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The latest to die, Lieutenant General Yakov Rezanstev, was a commander of Russia’s 49th Combined Arms Army in its southern military district, an official disclosed.

Rezantsev, who bragged on just the fourth day of the war that it would be over in a matter of hours, was apparently killed after the Ukrainian army destroyed the commanding post of the 49th Russian Army in southern Ukraine.

The sixth Russian commander killed since the invasion began was said to have been Colonel Yuri Medvedev, who was brutally taken out by mutinous soldiers after their 37th Motor Rifle Brigade suffered huge losses. The ran him down with a tank.

Meanwhile, Russian Army Commander General Vlaislav Yershov, of the 6th Combined Arms Army, was identified as the general sacked earlier this week by the Kremlin.

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It has been reported his abrupt dismissal was due to the heavy losses and strategic failures seen during the Russian military’s month-long invasion of its neighbour.

Among the others said to have been killed is General Magomed Tushaev, of the Chechen Special Forces deployed by Russian President Vladimir Putin in Ukraine.

Major-General Oleg Mityaev, 47, commander of the army’s 150th motorised rifle division, died fighting in the besieged city of Mariupol while Major General Vitaly Gerasimov, 45, was killed on March 7 outside the eastern city of Kharkiv.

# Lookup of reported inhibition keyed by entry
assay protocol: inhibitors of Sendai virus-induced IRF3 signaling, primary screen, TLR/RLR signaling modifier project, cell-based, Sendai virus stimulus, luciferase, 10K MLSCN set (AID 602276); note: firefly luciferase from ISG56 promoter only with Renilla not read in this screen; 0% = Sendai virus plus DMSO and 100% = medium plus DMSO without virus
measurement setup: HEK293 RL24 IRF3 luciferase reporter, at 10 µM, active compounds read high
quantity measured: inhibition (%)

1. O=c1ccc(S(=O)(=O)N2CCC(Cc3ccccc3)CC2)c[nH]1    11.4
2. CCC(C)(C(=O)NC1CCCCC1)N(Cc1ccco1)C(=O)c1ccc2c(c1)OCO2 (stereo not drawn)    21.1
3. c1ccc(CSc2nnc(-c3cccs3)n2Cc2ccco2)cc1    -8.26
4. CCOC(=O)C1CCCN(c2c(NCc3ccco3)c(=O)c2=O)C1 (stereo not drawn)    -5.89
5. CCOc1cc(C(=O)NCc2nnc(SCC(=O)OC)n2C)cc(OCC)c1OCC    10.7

Meanwhile Major-General Andrey Kolesnikov, Commander of the Guards Tank Kantemirovskaya Division, was also killed in fighting on March 11.

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Major-General Andrei Sukhovetsky, 47, was killed during a special operation by a sniper on March 3.

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The number of both rank-and-file Russian troops and senior officers allegedly killed in the month-long war has shocked Western military and security officials.

It has been blamed in part on communications and logistics issues, leading senior officers to use unencrypted channels which has exposed them to Ukrainian forces.

The Kremlin claimed Friday that just over 1,300 military personnel have died in the war, but estimates of four or five times that number are seen as credible in Western capitals.

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Officials there believe around 20 of the 115-120 battalion tactical groups deployed by Moscow in Ukraine are ‘no longer combat effective’ due to the losses sustained.

‘After a month of operations to have somewhere in the region of perhaps a sixth… of the forces being no longer combat effective – that’s a pretty remarkable set of statistics,’ the Western official said.

He also claimed the commander of Russia’s 37th Motor Rifle Brigade had been killed by his own troops, ‘as a consequence of the scale of losses that had been taken by his brigade’.

‘We believe he was killed by his own troops deliberately,’ the official said, noting he was ‘run over’.

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He added it was a further sign of ‘morale challenges that Russian forces are having’.